The key piece of the puzzle missing here is "value capture". If High Speed Rail is to be viable or even profitable, it needs to not rely on ridership numbers alone to make it feasible. Instead it needs developers and other key private sector partners to fund its completion. Think of the money that could be raised by selling the rights for developers to build shopping malls and high rise next to the designated stations. The opportunity to create mini cities at the station with high rise living is not a far fetched notion. Cities like Hong Kong and others do this routinely when funding major projects like this. It is high time Australia got its act together.

@Tom, oh and New Zealand could do this too, although it might have to opt for waiting a decade or so, as the the only workable route with enough people would be a Wellington to Auckland alignment. And for this it would need to create massive value capturing along the route. Possibly creating a few cities along the way and maybe increasing immigration intake gradually to spur a development boom, given NZ has the combined population of the Sydney catchment area.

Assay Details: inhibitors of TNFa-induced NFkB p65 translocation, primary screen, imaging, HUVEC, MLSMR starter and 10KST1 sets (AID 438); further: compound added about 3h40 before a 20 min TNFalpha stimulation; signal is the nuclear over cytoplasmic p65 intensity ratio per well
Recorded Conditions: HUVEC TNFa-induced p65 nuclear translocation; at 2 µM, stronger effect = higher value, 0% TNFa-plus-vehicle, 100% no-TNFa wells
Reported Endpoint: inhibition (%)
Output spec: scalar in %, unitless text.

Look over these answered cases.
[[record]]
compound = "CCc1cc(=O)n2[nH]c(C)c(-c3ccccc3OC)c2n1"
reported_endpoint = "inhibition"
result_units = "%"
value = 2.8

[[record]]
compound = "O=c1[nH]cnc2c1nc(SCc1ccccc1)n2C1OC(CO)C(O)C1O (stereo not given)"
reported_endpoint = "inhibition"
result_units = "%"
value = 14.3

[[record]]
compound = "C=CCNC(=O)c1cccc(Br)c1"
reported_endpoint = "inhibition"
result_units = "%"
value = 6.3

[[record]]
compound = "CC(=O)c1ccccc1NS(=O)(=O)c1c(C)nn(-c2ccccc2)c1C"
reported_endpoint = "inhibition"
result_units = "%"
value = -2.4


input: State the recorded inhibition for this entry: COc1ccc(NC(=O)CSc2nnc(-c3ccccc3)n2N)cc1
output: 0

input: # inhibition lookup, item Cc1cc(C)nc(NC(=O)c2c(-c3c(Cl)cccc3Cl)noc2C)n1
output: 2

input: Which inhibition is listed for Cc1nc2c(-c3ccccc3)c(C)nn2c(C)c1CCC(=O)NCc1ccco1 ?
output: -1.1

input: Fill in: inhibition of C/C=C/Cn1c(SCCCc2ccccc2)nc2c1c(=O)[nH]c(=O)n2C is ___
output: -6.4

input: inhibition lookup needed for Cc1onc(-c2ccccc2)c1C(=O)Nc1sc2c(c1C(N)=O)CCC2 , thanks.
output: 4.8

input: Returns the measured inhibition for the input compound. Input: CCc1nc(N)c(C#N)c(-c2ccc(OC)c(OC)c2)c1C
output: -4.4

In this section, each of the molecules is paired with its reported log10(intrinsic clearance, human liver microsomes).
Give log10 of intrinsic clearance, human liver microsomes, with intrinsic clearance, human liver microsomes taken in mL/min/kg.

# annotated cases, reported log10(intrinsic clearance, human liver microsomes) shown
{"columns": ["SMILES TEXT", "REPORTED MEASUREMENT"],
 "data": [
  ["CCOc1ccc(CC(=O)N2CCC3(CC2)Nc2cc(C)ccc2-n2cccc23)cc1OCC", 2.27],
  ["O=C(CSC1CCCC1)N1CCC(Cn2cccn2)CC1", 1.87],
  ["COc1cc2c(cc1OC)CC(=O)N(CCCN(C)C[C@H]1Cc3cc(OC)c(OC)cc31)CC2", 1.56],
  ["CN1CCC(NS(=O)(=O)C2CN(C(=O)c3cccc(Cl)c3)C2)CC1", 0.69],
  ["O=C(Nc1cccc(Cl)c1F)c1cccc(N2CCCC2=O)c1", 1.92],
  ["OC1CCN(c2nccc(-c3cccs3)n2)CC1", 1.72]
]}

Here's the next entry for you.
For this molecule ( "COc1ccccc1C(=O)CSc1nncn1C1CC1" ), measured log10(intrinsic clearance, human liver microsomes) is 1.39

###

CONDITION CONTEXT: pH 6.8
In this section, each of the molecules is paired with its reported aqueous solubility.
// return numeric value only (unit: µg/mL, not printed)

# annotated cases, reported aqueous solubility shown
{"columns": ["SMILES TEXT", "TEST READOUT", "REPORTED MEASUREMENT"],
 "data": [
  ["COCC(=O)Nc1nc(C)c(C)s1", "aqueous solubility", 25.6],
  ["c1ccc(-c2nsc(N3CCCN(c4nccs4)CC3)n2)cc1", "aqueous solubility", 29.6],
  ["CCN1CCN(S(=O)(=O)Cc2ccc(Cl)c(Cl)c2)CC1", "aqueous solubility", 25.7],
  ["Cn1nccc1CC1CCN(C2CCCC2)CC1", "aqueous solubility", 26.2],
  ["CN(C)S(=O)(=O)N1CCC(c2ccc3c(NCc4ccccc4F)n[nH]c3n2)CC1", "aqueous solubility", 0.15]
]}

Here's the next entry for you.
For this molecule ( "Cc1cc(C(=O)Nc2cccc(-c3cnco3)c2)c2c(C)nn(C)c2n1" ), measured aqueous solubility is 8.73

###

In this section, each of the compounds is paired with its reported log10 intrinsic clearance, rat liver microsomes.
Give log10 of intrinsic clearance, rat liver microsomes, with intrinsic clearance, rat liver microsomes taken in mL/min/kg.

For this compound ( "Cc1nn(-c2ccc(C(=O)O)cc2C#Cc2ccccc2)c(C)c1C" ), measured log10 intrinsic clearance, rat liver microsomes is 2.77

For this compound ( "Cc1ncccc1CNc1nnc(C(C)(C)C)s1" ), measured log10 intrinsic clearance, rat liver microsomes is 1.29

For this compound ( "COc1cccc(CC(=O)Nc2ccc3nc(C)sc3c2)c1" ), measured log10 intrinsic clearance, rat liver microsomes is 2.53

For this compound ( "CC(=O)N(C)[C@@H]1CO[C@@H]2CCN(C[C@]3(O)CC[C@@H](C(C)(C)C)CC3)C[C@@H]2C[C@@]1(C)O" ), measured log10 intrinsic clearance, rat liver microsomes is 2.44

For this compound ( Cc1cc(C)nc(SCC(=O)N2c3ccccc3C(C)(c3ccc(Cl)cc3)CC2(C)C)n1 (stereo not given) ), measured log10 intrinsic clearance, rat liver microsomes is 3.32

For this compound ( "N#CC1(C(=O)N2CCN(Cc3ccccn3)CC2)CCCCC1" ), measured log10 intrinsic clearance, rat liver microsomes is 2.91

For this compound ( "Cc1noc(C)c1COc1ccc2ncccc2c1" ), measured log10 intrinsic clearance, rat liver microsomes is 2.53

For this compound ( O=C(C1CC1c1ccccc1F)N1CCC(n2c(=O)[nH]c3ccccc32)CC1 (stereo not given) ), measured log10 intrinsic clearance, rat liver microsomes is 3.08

Tom · 27/01/2016 1:51:23 PM
Nice article Katharina, cannot wait until this innovative thinking finally trickles down NZ's way.

Rob · 30/05/2015 7:17:11 PM
But not even bullet trains are needed. 160km in 2hrs 40m is 60kph average. My semi-routine Newark to London journey is 130miles in 1hr30 giving 86mph average. Some cheaper options for higher speeds must be feasible than bullet trains?

Editor · 23/04/2015 2:39:31 PM
We apologise for this typo in Katharina's article. This has now been rectified to: 'At the speed of a bullet train the one way commute time would decline to 35 minutes'.

Katharina · 21/04/2015 9:04:45 PM
Thanks for spotting this, Daniel. It is 35 minutes in total.

Daniel · 14/04/2015 9:00:04 PM
35 minutes faster or 35 minutes in total?

Chris · 8/04/2015 2:43:58 PM
Japan had Shinkansen (bullet train) in 1964 travelling at 210km/h and we are still debating about it's benefits. I've been travelling from Newcastle to Sydney every week and I know how frustrating it is. It's time for our government to think Big.